The Falcons' defense lost its best tackler in linebacker Foyesade Oluokun but adds a host of interesting pieces that could elevate this unit past some of its struggles last fall, particularly in the pass rush.
Up front, the team has Grady Jarrett in tow, but with an expiring deal; he could either be re-signed or traded before the season begins. Jarrett has long been the team's best defensive lineman. The team hasn't invested heavily in the front four this offseason, adding only journeyman Vincent Taylor to a group that features nose tackle Anthony Rush and defensive ends Marlon Davidson, Ta'Quon Graham and John Cominsky.
It's at outside linebacker where the pass rush could come with more force than in years past. Lorenzo Carter (a career-high five sacks in 2021) will lead a revamped pass-rushing unit that boasts 2022 draft picks Arnold Ebiketie and DeAngelo Malone and 2021 draft surprise Adetokunbo Ogundeji. These four, along with Jarrett (if he's not traded) and the defensive end group, could give the team a legitimate, consistent pass rush — something it hasn't had since 2017.
The inside linebacker group loses Oluokun but gains former first-round pick Rashaan Evans, who was with Falcons defensive coordinator Dean Pees in Tennessee. Evans hasn't quite lived up to his draft status, but he should slot in decently as Oluokun's replacement with 2020 draft pick Mykal Walker. A big focus in 2022 is going to be if longtime linebacker Deion Jones can raise his profile after an underwhelming couple of seasons. He is a cut or restructure candidate in 2023. Draft pick Troy Andersen projects as a work in progress, but his freakish athleticism and potential could get him snaps sooner than later.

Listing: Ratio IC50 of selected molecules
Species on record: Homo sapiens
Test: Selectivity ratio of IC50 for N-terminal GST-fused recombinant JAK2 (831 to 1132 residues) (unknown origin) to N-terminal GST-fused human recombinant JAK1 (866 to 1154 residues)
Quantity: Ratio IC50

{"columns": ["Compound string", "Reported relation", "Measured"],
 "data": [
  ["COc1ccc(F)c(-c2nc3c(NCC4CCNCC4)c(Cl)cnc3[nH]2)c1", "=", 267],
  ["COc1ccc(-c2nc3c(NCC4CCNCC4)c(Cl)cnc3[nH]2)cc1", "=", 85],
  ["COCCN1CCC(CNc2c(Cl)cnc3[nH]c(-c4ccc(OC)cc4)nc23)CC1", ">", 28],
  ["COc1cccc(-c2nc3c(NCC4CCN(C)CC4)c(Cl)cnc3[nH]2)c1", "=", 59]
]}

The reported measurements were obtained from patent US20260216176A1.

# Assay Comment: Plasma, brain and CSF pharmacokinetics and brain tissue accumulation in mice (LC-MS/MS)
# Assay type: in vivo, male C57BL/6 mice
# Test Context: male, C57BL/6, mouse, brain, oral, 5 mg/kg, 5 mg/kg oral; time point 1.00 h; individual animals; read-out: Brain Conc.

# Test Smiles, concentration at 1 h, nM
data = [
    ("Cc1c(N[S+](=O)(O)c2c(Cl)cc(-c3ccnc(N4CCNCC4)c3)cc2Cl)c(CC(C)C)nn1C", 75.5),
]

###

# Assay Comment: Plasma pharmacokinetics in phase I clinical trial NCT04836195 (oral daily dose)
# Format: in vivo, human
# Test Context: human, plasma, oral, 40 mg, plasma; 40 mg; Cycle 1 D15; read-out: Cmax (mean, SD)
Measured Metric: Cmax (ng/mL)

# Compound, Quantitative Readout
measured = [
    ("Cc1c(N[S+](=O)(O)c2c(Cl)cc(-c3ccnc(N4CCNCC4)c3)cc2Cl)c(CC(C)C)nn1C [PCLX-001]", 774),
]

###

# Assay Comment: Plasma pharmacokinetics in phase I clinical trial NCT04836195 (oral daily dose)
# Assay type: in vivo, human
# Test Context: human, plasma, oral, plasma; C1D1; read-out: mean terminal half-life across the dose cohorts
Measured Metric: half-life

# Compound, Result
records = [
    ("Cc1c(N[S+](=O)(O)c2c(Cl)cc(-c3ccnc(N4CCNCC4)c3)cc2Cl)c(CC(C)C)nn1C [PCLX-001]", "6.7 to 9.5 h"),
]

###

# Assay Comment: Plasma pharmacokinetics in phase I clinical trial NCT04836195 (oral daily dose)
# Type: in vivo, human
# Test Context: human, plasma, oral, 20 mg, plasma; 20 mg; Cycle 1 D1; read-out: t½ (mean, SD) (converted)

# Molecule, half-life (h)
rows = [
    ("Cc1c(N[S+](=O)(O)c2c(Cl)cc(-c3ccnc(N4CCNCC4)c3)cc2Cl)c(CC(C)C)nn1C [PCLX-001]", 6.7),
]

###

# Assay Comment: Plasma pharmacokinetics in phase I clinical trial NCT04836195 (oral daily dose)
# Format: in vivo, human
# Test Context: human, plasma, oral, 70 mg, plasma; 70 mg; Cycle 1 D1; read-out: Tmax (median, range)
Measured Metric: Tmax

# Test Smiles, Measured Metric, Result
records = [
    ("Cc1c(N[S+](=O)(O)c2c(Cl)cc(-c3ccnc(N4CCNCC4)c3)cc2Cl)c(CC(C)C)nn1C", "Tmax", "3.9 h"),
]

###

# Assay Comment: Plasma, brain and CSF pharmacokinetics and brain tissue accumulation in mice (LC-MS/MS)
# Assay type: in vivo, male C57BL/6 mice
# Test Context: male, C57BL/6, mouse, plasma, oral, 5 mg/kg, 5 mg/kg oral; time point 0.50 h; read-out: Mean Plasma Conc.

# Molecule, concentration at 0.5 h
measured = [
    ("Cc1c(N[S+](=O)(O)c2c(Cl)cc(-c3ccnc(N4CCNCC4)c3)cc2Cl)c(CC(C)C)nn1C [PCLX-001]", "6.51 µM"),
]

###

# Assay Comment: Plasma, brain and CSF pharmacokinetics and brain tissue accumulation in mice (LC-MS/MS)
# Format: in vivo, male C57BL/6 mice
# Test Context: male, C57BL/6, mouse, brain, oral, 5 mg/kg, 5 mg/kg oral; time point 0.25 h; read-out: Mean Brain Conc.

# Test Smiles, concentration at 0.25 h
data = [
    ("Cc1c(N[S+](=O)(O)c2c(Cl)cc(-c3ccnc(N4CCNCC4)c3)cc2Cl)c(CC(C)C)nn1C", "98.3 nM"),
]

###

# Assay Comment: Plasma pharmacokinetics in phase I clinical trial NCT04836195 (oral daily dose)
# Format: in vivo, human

The secondary might be the most promising position group on the Falcons' roster. Elite cornerback A.J. Terrell will get the best running mate he's had in his young career in veteran Casey Hayward Jr., who signed a two-year deal in March. They'll be backed by slot corner Isaiah Oliver, who flashed promise in 2021 before being injured for the year. Darren Hall and Avery Williams both serve vital depth roles (with Hall especially pushing for more time with his play last fall). Kendall Sheffield, vet Mike Ford and Canadian football export Dee Alford will compete for roster spots. As far as safeties go, the options aren't quite as numerous, but there's potential. Richie Grant will need to substantially raise his profile after Atlanta picked him in the second round as a hoped-for starter, and 2020 draft pick Jaylinn Hawkins will need to keep playing into his potential. The team does have vets like Erik Harris, Dean Marlowe and Teez Tabor to fall back on if those guys underwhelm in camp and preseason.
Kicker Younghoe Koo has turned himself into one of the best at his position, and the team rewarded him handsomely with a five-year extension this offseason. He is the constant for the special teams group, as punter Dom Maggio will likely get competition from undrafted free agent Seth Vernon (and maybe a summer addition). The long snapper spot will be a battle between former Titan Beau Brinkley and former Raider Liam McCullough. Williams should be the guy the team leans on most for return duties, but don't be surprised if Patterson gets a chance with his history as a kick returner.
The Atlanta Falcons won't be a contender in 2022; rather, they'll be a team still trying to find itself and pave a path back into the conversation. With a lot of young talent and some growing to do on the sideline, they could be competitive on a week-to-week basis, even if the losses come as frequently as the wins. The team will see if Mariota or Ridder has what it takes to be the quarterback of tomorrow, or if 2023 will be about getting the QB the team needs to be a potential playoff team going forward.